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Every year, Americans around the nation get together to celebrate Hispanic Heritage Month from September 15th through October 15th. The contributions Hispanic Americans have made to the United States are endless and inspiring, and they have had a profound and positive impact on our county.

How to Teach Affirmative Commands in Spanish Class- Resources for your Spanish Classroom

By Spanish Classroom 7728 Views Leave a comment Go to comments
Apr 16

Evelyn Silva

Formal Command

As in English, in Spanish we use commands to give someone advice or to tell people what you would like them to do. Formal affirmative commands (usted & ustedes) are used when addressing people in a formal manner or to be polite. When you do not know well a person or when you are talking to people older than you, you should use a formal command. By using the formal command, you express respect for that person. Moreover, Hispanic people use commands while talking to/with doctors, supervisor, boss, priest, professors, etc. Last but not least, use these commands to address any group of people.

1) Always conjugate the verb in first person singular (yo)

2) For -AR Verbs, drop the -O,

3) Add -E (for singular) / -EN (for plural)

 

AMAR→ (yo) AMO→ AME(N)  (mandato)

 

4) For -ER / -IR Verbs, drop the -O,

5) Add -A (for singular) / -AN (for plural)

 

COMER→ (yo) COMO→ COMA(N)  (mandato)

ABRIR→ (yo) ABRO→ ABRA(N) (mandato)

 

It is very important that your students conjugate the verbs in first person singular (yo) because some irregular and stem-changing verbs change orthographically.

 Verbs ending in –CAR (Formal Commands)

sacar

 

 SACO → drop [-CO] → add [-QUE(N)]

             saque(n)


Verbs ending in –ZAR (Formal Commands)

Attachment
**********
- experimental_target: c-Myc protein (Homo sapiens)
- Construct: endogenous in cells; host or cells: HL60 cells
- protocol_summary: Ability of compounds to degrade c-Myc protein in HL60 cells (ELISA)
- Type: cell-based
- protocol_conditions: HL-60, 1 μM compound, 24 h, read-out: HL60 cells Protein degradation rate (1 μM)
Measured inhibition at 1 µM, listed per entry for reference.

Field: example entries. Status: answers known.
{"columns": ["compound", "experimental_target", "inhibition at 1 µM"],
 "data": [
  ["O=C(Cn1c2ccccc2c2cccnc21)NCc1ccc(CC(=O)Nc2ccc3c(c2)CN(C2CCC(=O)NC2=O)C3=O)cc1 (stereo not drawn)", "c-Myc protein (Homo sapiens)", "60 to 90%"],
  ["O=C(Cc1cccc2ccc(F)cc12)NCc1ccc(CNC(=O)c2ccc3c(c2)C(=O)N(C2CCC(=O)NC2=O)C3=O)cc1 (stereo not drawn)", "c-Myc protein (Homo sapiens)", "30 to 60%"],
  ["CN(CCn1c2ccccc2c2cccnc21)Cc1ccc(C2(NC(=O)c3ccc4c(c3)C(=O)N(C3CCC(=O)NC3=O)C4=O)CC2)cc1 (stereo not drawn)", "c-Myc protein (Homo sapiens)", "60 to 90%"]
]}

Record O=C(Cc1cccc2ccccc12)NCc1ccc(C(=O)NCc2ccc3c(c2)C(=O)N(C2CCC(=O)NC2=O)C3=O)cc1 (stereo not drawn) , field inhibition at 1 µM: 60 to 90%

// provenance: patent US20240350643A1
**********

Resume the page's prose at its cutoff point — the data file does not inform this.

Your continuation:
comenzar

 

 COMIENZO → drop [-ZO] → add [-CE(N)]

              comience(n)

 

Verbs ending in – GAR (Formal Commands)

pagar

 

 PAGO → drop [-GO] → add [-GUE(N)]

             pague(n)


Informal commands

Informal affirmative commands () are used among friends, coworkers, relatives, or when addressing a child. Singular informal affirmative commands normally use the present tense, third person form of the verb:

COMER → (él/ella/usted) COME→ (tú) COME (mandato)

ABRIR → (él/ella/usted) ABRE→ (tú) ABRE (mandato)

CANTA à (él/ella/usted) CANTA → (tú) CANTA (mandato)

 

Verbs that require stem-change in present tense usually have the same change in the formal (singular/plural) and informal commands:

Stem Change: -E → IE

 cerrar

      Formal Command

       cierro → cierre

Informal Command

     cierra → cierra


Stem Change: O/-U → UE

contar

      Formal Command

    cuento → cuente(n)  

Informal Command

     cuenta → cuenta


Stem Change: -E → -I

conseguir

 

      Formal Command

      Consigo → consiga(n)

Informal Command

   Consigue → consigue

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Every year, Americans around the nation get together to celebrate Hispanic Heritage Month from September 15th through October 15th. The contributions Hispanic Americans have made to the United States are endless and inspiring, and they have had a profound and positive impact on our county.

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